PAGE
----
Looking out the window of London’s British Rail commuter train, my son, Joel, seated by my side, I wondered how an American lady from Mississippi ended up living just thirty miles north of one of the largest cities in the world. But, there I was at thirty-one years of age, peering out my window hoping to capture every piece of the picturesque scenery that unfolded with each rotation of the trains wheels.
The occasional moments of utter darkness as we passed through tunnels and the echoing of the train’s whistle were just the right combination for the inquisitive mind of my three year old son. He had more questions than the game of Jeopardy: questions that test ones patience and sometimes challenge ones intelligence.
“Why are their there tunnels, mommy? How long are tunnels? How does the train stay on the track? Where are we going? When will we get there, mommy?”
Just the average typical questions that children often ask. So, I attempted as most parents do, to supply him with the appropriate and hopefully accurate responses to his ever probing questions.
The where and when were simple. We were en route to London’s Kings Cross station where we would take the cowards way out and hail a taxi rather than attempt to master London’s underground “maze”. At least that’s what the colorful intersecting lines on the underground “tube” charts portrayed to this American, originally from a small town in the deep south. It was a challenge to say the least and one I was not willing to undertake with Joel as my companion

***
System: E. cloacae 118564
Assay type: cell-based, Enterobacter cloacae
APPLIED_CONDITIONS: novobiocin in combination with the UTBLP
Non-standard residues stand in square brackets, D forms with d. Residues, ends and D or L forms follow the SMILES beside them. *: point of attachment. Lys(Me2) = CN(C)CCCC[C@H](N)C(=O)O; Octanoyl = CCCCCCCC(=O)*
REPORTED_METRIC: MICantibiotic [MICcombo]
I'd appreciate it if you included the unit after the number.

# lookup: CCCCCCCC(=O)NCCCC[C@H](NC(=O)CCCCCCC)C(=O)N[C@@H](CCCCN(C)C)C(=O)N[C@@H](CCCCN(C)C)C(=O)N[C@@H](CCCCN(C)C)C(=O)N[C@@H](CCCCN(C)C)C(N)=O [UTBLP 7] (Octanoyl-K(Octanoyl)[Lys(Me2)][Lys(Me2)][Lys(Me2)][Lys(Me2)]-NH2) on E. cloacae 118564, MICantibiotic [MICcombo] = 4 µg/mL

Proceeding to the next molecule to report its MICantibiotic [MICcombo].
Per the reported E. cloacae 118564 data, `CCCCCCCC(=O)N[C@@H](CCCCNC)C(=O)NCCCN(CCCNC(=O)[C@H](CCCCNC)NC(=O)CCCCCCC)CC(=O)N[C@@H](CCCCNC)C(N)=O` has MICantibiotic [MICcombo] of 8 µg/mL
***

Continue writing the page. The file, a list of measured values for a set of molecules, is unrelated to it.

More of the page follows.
The trip itself was an enjoyable thirty minutes journey from the small town of Welwyn, a quaint English village filled with rows of charming houses with sparkling windows often laced in white curtains. The ever so faithful clock of St. Mary’s church chimed on the hour and the timbered buildings that bordered the High Street served as a reminder of England’s incessant commitment to preserve its heritage. Gardens splashed with color signified the onset of Spring. The rolling hills spotted by the white wool of grazing sheep and the lush fields of crimson poppy and yellow rapeseed, splattered the countryside creating a tapestry of color and beauty as far as the eye could see. This was Welwyn, our new home town.
The train ride to Kings Cross always proved to be a delight and having Joel with me made it even more pleasurable. My husband, Chuck, who worked in the city, had an altogether different viewpoint about his daily commute to and from London. For him it was a daily regimen of push and shove, run and jump, hoping you were on the right train. It was not his favorite means of transport but since neither of us were accustomed to driving on the opposite side of the road and had not fully mastered the art of London’s roundabouts, he endured the inevitable.
Copyright 1993 All Rights Reserved Donna R. Powell
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